• After learning something, ask yourself: “What did I learn?”; “What was hard to understand?”; “What seemed unclear?”
  • Flash cards really do work, if you use only one word per card. Test your understanding of terms in intervals after learning: two days, two weeks, two months. The more you make your memory strain to remember, the more you retain the information.
  • After going through some learning content, stop and explain it to yourself or another person in your own words.
  • Think about metaphor and analogy. For example, “This sales methodology is like a GPS. It doesn’t tell me what to say, but it tells me how to find what I need to say.”


Remember when you brought home a “gold star” on your homework and showed it to your parents? Being recognized makes people feel good. What incentives do you offer to people in your organization who take the initiative to learn on their own? Consider offering recognition for:

  • Submitting learning content to your staff for curation
  • Sharing expertise with peers
  • Asking questions and letting everyone see the answers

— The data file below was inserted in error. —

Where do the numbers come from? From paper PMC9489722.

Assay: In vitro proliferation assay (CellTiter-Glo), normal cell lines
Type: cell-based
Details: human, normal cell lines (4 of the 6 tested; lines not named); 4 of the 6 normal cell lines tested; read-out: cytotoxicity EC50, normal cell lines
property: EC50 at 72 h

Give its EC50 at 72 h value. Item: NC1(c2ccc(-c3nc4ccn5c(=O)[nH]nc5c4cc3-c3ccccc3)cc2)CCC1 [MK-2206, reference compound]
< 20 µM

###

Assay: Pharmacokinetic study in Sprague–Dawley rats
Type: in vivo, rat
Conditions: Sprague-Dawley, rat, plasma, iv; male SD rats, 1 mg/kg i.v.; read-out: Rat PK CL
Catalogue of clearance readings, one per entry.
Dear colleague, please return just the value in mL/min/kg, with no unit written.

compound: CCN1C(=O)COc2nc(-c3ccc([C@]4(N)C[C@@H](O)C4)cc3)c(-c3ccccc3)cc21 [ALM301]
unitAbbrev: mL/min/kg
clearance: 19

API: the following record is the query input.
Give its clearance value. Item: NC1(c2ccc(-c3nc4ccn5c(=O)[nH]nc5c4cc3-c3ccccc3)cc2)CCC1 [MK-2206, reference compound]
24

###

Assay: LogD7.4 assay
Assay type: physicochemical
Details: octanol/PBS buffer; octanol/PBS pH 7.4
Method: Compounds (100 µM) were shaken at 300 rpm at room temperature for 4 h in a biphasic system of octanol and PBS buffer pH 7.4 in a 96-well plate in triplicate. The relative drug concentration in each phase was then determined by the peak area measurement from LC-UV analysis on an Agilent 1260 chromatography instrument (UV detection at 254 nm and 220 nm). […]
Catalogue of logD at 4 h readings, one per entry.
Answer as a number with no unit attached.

• Making mistakes, conducting post-mortems, documenting the learning and making it accessible for all

In some cases, competition, through gamification or contests, can fuel a sense of esprit de corps and more peer-to-peer learning.

Harvest Time

Everyone benefits, and everyone should have a stake in supporting organic learning. To reap what you’ve sown, gain support for organic learning in the organization from the top down to line managers. The process doesn’t have to be a huge revamp of everything. You can start with small tweaks that make a big difference such as:

  • Start tagging your learning content
  • Offer text versions of video content
  • Break long content into smaller chunks
  • Give learners a map of where to find related content across different platforms
  • Provide a focus for organic learners by communicating what they should look for, why they should seek it and when they need to know it

Enjoy the Bounty

I think of learning as a seed. When well-tended, that seed grows into knowledge and skills that bring good things to every individual in your company. Throughout the organic learning process, it is our job as L&D professionals to prepare the ground, water the plants and harvest the growth, so that it provides both personal value to the individual learner and business value to the organization. Nurturing continuous learning is boosted when you maximize the organic nature of informal learning.